Indian Country by the numbers
There are many misconceptions about Indian tribes in the United States. Growing up in the United States educational system, students do not learn accurate information about the history of American Indians and the reality of life in Native America today. When Christopher Columbus made his infamous “discovery” in 1492, there were millions of indigenous people living on this land in hundreds of tribal nations. Each nation, today generally called a tribe, Community, or band, had its own culture, language, traditions, and political structures. Below are a collection of facts about Indian Country today (and a few about the past) which can serve as a background or basis of understanding about Indian people.
States American Indians are most likely to live in: Arizona, California, and Oklahoma.
Dakota Tribes in Minnesota.
Ojibwe Bands in Minnesota.
Number of states with more than 100,000 American Indian and Alaska Native residents (California, Oklahoma, Arizona, Texas, New Mexico, New York, Washington, Florida, North Carolina, Michigan, and Alaska. Combined, these states were home to 62 percent of the nation’s American Indian and Alaska Native residents.)
The percentage of American Indians and Alaska Natives who live at the poverty level.
The percentage of American Indians and Alaska Natives age 16 and over, work in management and professional occupations.
Percentage of American Indians and Alaska Natives ages 5 and older who speak a language other than English at home.
Number of states with Indian Gaming.
Percent of the Indian lands in U.S. guaranteed protected by treaties which remains in Indian control.
Dakota warriors were hanged at Mankato, Minnesota, on December 26, 1862, in the largest mass hanging in U.S. history.
Percentage of American Indians and Alaska Natives 30 and older who live with grandchildren and are responsible for their care, compared to 40% for the population as a whole.
The percentage of American Indians and Alaska Natives who live in metropolitan areas; this is the lowest metropolitan percentage of any racial group.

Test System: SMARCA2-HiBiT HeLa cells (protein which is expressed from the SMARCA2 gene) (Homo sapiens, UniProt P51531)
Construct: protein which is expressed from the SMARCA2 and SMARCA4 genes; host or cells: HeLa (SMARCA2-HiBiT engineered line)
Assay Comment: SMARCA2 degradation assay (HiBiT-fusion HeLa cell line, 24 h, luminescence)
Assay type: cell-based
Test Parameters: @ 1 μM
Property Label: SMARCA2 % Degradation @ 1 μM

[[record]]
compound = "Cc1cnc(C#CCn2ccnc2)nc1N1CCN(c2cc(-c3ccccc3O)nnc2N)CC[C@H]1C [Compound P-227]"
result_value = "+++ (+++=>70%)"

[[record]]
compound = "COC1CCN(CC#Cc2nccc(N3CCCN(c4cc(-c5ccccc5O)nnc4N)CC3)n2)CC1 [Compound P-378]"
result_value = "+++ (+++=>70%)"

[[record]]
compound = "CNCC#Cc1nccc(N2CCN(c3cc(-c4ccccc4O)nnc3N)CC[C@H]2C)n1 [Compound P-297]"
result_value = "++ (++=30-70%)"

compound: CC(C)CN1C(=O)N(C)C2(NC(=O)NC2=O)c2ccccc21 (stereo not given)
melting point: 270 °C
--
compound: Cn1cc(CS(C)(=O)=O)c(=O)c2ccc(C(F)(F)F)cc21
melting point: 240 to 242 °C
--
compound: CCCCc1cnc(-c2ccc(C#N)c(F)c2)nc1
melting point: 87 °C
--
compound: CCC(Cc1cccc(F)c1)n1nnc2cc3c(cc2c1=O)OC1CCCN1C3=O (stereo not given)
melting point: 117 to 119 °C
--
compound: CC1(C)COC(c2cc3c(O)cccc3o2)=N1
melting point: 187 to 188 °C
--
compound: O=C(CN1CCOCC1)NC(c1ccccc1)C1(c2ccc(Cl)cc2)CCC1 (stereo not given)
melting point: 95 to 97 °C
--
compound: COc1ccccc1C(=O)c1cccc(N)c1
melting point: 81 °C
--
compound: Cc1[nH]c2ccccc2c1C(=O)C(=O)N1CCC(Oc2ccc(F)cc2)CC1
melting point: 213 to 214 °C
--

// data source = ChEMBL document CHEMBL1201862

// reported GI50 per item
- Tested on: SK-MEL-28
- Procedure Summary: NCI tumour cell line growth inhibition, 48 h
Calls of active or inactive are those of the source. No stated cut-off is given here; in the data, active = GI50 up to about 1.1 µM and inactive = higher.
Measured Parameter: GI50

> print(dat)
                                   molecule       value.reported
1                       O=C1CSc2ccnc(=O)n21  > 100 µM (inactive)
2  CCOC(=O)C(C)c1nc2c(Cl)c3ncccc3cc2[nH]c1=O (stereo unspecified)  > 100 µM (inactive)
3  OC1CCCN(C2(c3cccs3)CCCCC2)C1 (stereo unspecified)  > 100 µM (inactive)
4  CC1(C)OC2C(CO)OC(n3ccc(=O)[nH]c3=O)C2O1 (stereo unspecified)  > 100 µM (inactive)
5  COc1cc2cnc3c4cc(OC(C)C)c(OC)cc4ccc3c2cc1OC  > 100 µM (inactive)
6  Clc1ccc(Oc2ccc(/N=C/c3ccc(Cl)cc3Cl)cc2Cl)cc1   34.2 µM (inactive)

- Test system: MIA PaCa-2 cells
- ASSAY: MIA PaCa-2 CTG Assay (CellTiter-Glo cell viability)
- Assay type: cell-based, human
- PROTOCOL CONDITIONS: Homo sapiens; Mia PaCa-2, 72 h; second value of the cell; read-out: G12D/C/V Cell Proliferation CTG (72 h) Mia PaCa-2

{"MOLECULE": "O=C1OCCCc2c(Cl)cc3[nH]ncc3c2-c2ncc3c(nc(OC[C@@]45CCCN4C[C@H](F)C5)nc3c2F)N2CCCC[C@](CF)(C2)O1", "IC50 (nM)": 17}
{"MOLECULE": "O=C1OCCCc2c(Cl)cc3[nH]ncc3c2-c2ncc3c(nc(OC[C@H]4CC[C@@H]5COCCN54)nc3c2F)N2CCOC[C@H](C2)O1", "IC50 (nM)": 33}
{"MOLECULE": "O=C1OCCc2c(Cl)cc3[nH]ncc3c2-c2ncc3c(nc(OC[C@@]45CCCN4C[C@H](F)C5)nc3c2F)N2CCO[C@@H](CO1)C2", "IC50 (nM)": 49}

Percentage of Americans who believe Indian Gaming is essential to self-reliance for Indian tribes.
The percentage of American Indians and Alaska Natives age 25 and over have at least a high school diploma.
Indian boarding schools were used to foster the federal government’s policy of termination and assimilation by “Killing the Indian and saving the man.”
Tribes were terminated by the U.S. Government in the 1950s in a move to assimilate Native Americans into mainstream America.
Number of American Indian- and Alaska Native-owned firms with 100 or more employees. They generated nearly $5.3 billion in gross receipts — 24 percent of the total revenue for American Indian- and Alaska Native-owned employer firms.
Members of the National Indian Gaming Association (NIGA).
Unrecognized or terminated Indian tribes and bands who continue to struggle to obtain Federal recognition.
Indian Tribes in the United States operate gaming facilities.
American Indian languages spoken (or formerly spoken in North American, north of Mexico).
Number of Indian Gaming facilities in the United States
Number of federally recognized Indian Tribes in the United States.
Number of members from throughout the United States in the National Congress of American Indians.
The average number of patients to each Indian Health Service doctor, compared to one for every 500 people for the United States as a whole.
Number of American Indian- and Alaska Native-owned firms in the U.S. with receipts of $1 million or more.
Number of American Indians who identify as Sioux (Dakota, Lakota, or Nakota).
The number of American Indian and Alaska Native veterans of the U.S. armed forces.
Jobs in businesses and enterprises that support Indian Gaming across the country.
American Indian and Alaska Natives are under the age of 18, which comprises 27 percent of this racial group.
American Indians and Alaska Natives live on reservations or other trust lands.
The estimated current population of American Indians and Alaska Natives in the U.S., including those of more than one race, making up 1.6 percent of the total population. Compared to 110 million before the year 1492.
Visitors to Indian Gaming facilities in 2009
Amount tribes annually spend to regulate their gaming operations and pay for state and federal regulatory costs.
Sources: U.S. Census Bureau; Office of Minority Health (Health and Human Services Department); Indian Health Service; National Indian Gaming Association; National Congress of American Indians; Minnesota Indian Gaming Association.